A (incomplete) portray of various cultures-polities in East Asia in the 16th and early 17th centuries.
North West: Mongols, Turkic and Uyghur nations. Metal scales and chainmail were primary constituents of their armour.
South West: Hmong, Bai-Yi and Lo Lo people. These people utilized rhinoceros or buffalo hide lamellae which were abundant as well as lightweight and effective.
Center left: Ming Chinese. Chinese soldiers had switched from the Tang-Song style to Mongols' plated mail and brigandine, which were more practical than showy.
Center right: Joseon Korean. Like Ming Chinese, brigandine and plated mail were favored by Korean.
North: Jurchen Manchu. Like Ming Chinese, brigandine and plated mail were favored by Manchurian. In the centuries to come, even brigandine would be discarded.
South: Dai Viet Vietnamese. Tang-Song style armour, such as the tiger-headed "Hổ quan" helmet were still retained. Nonetheless brigandine may have also been employed. Single piece steel breast plates have been discovered in small number, which could withstand stray bullets and shrapnel.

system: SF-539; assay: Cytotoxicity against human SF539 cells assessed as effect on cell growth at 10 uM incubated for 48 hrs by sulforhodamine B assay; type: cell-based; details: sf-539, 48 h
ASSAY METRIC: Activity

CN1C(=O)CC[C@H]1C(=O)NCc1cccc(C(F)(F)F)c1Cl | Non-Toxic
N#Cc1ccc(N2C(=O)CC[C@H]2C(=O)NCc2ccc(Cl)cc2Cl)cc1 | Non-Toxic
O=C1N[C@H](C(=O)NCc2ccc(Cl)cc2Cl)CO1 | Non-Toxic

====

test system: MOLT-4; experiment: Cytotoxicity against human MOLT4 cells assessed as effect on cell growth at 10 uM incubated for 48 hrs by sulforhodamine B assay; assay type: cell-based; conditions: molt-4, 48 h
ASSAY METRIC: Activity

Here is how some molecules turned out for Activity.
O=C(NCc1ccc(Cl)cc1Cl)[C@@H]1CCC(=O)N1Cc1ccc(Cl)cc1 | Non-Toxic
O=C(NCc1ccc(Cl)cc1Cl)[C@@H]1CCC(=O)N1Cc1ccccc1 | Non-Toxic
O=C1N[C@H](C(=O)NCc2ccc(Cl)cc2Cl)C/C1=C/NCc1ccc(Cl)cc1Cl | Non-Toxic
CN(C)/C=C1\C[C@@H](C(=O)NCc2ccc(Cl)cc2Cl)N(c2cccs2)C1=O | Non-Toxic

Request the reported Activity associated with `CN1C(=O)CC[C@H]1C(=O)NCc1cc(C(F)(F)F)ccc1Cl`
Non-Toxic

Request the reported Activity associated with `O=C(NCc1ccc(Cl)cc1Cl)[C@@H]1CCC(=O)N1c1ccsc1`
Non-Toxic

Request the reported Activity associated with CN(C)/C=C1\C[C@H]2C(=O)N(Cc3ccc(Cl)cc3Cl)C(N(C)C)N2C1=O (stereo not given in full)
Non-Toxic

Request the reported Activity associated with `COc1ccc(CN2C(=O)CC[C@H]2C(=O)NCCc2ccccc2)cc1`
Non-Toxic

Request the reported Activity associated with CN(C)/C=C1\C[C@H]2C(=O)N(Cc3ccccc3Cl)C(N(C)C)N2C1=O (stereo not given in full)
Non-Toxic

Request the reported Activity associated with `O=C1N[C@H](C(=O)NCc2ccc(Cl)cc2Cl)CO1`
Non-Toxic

Upper East: Ainu and Siberian. Their armour had been seemingly unchanged for thousands of years. Bones and hides were still very common alongside metal lamellar suits.
Lower East: Japanese. 17th century armour were substantially distinct from the splendid gears of the old. Chainmail and laminated steel suits supplanted the more costly lamellar armour, on the other hand provides more protection against bullets and arrows.
Các dân tộc và quốc gia ở Đông A tk16, đầu tk17
Góc trên bên trái: Mông Cổ, Thổ, Hồi Hột
Góc dưới bên trái: Hmông, Bạch, Lô Lô
Giua bên trái: Minh
giữa bên phải: Triều Tiên
Trên: Mãn Châu Nữ Chân
Dưới: Đại Việt
Góc trên bên phải: Siberia và Ainu
Góc dưỡi bên phải: Nhật